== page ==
“If you want us Muslims to stop carrying lone wolf attacks, then make peace,” the post reads. “We will not let you sleep unless you give peace to the Muslims.”

Never Forget

As you all know, I’m not particularly religious. OK, I’m pretty much an atheist. Not that I would reject the notion of a deity if actual scientific proof was presented, but I don’t do faith.

My parents are a bit different. They were never allowed to practice their religion in the USSR, so when they came to the United States, my dad, especially, absorbed all the faith. He wrote about it a while back in a Russian essay. I don’t remember where it was published – probably some Russian publication in Philly – but it was beautifully written. It was a heartfelt description of a journey from someone not allowed to worship anything but the all-powerful state to someone who genuinely took his God into his heart.

Me? It never took. I did go to synagogue as a kid (read: my parents dragged me there). I was bored out of my mind. I didn’t understand the language, and the singing struck me as so much wailing.

My dad always refers to me as Jewish. He calls on Jewish holidays to wish me well, and no matter how much I protest that I’m an atheist, he reminds me that I was born Jewish.

Jewish is not just faith, my dad patiently explains. It’s history. It’s culture. It’s heredity.

I sigh and quit arguing, because ultimately, it’s not worth fighting about. He has his views, and I have mine.

This past weekend, Sarah and I visited the United States Holocaust Memorial Museum. This wasn’t our first time. I’ve taken the kids there before – the last time was in 2010, when Danny was 13 and Sarah was 15.  It was about time we went again.

shoesOne of the things I really love about the museum is that it doesn’t just focus on the plight of the Jews. Sure, the extermination of Jews is the museum’s primary focus, but it does not forget the millions of homosexuals, Roma, political opponents, Poles, freemasons, disabled people, and Jehovah’s Witnesses murdered by the Nazis. The museum is dark and quiet. It is understated. It’s filled with history and tragedy. Photographs, films, names, artifacts, history… The exhibit of hundreds and hundreds of shoes confiscated from prisoners at Majdanek in Poland is particularly powerful.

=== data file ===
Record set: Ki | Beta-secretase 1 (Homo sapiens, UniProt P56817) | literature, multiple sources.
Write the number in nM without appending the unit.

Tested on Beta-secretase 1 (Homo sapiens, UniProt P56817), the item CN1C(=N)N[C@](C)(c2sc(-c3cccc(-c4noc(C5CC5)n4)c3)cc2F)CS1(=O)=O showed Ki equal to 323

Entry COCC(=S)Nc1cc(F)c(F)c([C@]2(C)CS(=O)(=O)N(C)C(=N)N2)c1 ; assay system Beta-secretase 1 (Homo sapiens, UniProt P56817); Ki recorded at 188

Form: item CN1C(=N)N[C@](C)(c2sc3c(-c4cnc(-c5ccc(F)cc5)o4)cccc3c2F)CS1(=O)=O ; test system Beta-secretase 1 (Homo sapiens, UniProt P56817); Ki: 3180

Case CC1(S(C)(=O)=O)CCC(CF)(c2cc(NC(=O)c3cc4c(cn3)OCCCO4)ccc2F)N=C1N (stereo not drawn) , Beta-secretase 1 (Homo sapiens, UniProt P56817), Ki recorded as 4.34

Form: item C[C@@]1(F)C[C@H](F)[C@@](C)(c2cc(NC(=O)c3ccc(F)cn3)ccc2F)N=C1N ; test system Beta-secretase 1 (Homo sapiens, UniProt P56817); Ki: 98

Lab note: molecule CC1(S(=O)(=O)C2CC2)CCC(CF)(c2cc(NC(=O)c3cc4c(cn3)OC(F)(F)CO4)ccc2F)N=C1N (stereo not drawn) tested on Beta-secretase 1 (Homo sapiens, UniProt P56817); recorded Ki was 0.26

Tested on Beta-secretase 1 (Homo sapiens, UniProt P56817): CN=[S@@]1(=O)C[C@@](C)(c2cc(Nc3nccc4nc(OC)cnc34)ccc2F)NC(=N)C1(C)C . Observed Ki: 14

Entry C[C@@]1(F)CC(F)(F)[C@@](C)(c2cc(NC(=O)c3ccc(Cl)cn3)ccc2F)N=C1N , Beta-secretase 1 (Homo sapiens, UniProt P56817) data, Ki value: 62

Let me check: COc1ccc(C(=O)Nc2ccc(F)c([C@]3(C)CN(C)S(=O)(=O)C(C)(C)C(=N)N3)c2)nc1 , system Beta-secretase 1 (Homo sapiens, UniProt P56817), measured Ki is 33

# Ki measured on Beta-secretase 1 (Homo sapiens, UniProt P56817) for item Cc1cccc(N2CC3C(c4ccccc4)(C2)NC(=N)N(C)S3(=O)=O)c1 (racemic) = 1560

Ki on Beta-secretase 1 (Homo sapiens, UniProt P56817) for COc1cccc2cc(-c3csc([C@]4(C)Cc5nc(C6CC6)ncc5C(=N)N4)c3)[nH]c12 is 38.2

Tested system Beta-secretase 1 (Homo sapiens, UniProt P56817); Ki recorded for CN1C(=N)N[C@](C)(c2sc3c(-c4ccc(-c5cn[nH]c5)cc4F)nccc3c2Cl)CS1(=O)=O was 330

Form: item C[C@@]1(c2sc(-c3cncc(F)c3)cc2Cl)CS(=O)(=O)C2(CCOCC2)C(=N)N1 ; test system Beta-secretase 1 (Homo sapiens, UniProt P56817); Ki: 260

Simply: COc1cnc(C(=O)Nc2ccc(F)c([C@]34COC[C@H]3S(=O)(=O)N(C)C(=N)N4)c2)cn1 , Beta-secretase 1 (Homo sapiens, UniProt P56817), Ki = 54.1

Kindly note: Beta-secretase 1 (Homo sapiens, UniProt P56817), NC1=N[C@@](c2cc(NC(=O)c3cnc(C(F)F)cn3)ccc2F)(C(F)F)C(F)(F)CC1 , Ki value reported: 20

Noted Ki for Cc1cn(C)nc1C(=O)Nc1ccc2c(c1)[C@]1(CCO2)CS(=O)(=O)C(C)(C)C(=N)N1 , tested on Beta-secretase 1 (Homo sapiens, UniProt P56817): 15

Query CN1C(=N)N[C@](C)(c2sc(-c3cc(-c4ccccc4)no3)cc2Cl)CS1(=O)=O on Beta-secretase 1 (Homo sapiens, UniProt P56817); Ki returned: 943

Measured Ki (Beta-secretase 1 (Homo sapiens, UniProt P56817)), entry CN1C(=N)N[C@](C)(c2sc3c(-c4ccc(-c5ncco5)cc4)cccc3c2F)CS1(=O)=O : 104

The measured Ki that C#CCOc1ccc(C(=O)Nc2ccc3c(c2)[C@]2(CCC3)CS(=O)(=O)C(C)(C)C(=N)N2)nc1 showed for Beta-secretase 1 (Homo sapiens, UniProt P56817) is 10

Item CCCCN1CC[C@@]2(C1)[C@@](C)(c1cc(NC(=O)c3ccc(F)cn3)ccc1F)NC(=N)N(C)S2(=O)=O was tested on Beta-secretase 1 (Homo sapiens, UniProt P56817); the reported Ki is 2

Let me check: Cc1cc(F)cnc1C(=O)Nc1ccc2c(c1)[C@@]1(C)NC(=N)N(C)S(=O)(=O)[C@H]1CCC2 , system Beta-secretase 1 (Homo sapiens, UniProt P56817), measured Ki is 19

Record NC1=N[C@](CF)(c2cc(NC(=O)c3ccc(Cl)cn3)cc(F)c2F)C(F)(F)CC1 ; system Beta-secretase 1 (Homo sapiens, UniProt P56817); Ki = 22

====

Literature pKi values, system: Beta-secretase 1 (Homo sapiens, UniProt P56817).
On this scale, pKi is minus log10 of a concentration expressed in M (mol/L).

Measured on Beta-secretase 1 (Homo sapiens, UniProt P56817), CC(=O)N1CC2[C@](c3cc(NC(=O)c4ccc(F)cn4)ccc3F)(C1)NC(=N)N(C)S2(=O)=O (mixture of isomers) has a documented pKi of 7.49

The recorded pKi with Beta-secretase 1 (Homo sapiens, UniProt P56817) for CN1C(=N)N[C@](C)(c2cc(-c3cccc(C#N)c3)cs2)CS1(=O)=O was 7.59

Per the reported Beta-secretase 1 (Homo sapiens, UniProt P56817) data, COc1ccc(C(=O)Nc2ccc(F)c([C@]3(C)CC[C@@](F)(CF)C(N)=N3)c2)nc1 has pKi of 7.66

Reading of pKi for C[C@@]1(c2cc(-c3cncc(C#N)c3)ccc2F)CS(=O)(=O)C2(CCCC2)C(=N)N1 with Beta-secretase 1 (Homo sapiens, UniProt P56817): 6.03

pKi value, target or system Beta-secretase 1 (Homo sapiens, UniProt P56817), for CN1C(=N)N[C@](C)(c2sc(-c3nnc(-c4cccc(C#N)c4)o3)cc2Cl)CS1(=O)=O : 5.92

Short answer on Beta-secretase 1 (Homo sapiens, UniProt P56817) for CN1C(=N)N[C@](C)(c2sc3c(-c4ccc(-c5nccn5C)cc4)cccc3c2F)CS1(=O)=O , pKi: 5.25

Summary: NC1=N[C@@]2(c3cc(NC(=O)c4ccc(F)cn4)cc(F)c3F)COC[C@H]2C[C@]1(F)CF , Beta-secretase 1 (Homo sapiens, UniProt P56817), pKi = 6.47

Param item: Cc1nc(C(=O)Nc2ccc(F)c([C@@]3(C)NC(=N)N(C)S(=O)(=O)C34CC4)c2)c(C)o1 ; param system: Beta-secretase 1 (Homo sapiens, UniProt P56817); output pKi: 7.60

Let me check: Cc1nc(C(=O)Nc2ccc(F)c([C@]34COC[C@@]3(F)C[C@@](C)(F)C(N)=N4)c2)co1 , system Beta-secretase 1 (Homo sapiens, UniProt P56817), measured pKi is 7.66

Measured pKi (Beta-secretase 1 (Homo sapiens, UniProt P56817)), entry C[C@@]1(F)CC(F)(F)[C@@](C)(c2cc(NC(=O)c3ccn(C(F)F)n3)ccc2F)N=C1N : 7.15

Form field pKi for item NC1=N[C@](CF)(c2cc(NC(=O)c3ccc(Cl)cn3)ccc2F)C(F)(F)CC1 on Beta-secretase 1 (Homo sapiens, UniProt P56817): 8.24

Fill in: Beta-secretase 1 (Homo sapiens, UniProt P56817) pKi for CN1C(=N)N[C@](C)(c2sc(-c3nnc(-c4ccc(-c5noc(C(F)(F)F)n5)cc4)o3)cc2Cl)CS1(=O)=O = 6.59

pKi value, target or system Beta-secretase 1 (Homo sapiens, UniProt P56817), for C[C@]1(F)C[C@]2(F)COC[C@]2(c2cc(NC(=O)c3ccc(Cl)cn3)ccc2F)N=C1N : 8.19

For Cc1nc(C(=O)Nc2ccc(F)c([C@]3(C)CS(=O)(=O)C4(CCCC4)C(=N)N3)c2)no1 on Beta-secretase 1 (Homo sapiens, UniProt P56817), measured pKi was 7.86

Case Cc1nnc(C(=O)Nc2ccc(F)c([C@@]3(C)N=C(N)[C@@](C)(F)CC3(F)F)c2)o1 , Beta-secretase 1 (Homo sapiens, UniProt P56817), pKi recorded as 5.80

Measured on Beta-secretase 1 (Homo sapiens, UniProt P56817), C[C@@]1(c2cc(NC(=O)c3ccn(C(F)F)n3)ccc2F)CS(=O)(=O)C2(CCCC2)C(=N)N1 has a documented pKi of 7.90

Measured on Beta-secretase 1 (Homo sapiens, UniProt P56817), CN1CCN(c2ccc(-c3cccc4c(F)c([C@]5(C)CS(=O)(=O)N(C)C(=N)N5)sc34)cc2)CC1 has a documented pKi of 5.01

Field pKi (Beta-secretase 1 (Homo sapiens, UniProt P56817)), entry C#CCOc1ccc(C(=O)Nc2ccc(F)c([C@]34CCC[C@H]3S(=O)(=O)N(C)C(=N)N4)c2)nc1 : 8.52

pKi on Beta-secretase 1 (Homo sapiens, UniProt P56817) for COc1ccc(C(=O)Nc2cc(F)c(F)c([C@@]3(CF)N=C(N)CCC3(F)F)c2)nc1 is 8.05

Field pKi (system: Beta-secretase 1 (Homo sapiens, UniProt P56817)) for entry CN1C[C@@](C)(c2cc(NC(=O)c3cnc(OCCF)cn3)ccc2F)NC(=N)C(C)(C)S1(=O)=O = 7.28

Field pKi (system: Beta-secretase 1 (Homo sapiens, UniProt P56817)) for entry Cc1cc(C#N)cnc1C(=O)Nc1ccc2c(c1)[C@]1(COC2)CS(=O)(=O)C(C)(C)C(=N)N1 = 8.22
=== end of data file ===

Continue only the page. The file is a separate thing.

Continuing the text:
I have always loved the story of the Warsaw Ghetto uprising. As Jews were getting deported to the Treblinka death camp in 1942 and 1943, the Jews formed an armed resistance and stood up to the thousands of armed German soldiers an police. There were maybe 750 of them, armed with only a few dozen pistols and hand grenades, and yet they stood up and refused to die on their knees. They decided that if they were going to die, they would go down fighting.

“The Germans had planned to liquidate the Warsaw ghetto in three days,” says the plaque in at the Holocaust Museum, “but the fighters held out for more than a month.”

I read an article in the Huffington Post a few years ago that debated the numerous contentions that had Jews not been deprived of their right to keep and bear arms and defend themselves during the Holocaust, they would not have been systematically exterminated.

Guns could not have made the difference, columnist Michael Moynihan wrote in the Tablet, an online magazine of Jewish culture. The Holocaust was a state-sanctioned outpouring of violence from the German public, so the idea that gun control stood in the way of Jewish survival “vastly overstates the effectiveness of a tiny minority resisting a genocidal machine,” he wrote.

Antony Polonsky, a professor of Holocaust studies at Brandeis University, takes issue with a common corollary: that the 1943 Warsaw Ghetto Uprising — in which about 750 Jews took up arms, killed about 25 Nazis and briefly slowed the deportation of Jews to concentration camps — shows that an armed minority can resist its genocidal oppressors.

The uprising was the largest single Jewish revolt against the Nazis. But the Nazis killed thousands of Jews in the Warsaw ghetto, and the 50,000 who survived were sent to concentration camps. “The people who participated in it were killed,” said Polonsky.

The record also shows that the Nazis accelerated the liquidation of remaining Jewish ghettos after the uprising.

The answer, to me, is a bit more complex than just “If Jews had guns during the Holocaust…”

Timing, cultural psychology, the Jews insistence on abiding by the appalling laws passed by the Nazis in the 1930s, barring them from government service, boycotts against Jewish businesses, etc. all contributed to the plight of the Jewish people. Jews subsequently were prevented from participating in the political process. Despite all this, there was little actual resistance. The Jews cowered. They left Germany. Despite mounting abuses, the Central Organizations of Jews in Germany, formed to help Jews during the Nazi era, focused on charitable activities and providing legal defense… in a country where no justice was possible.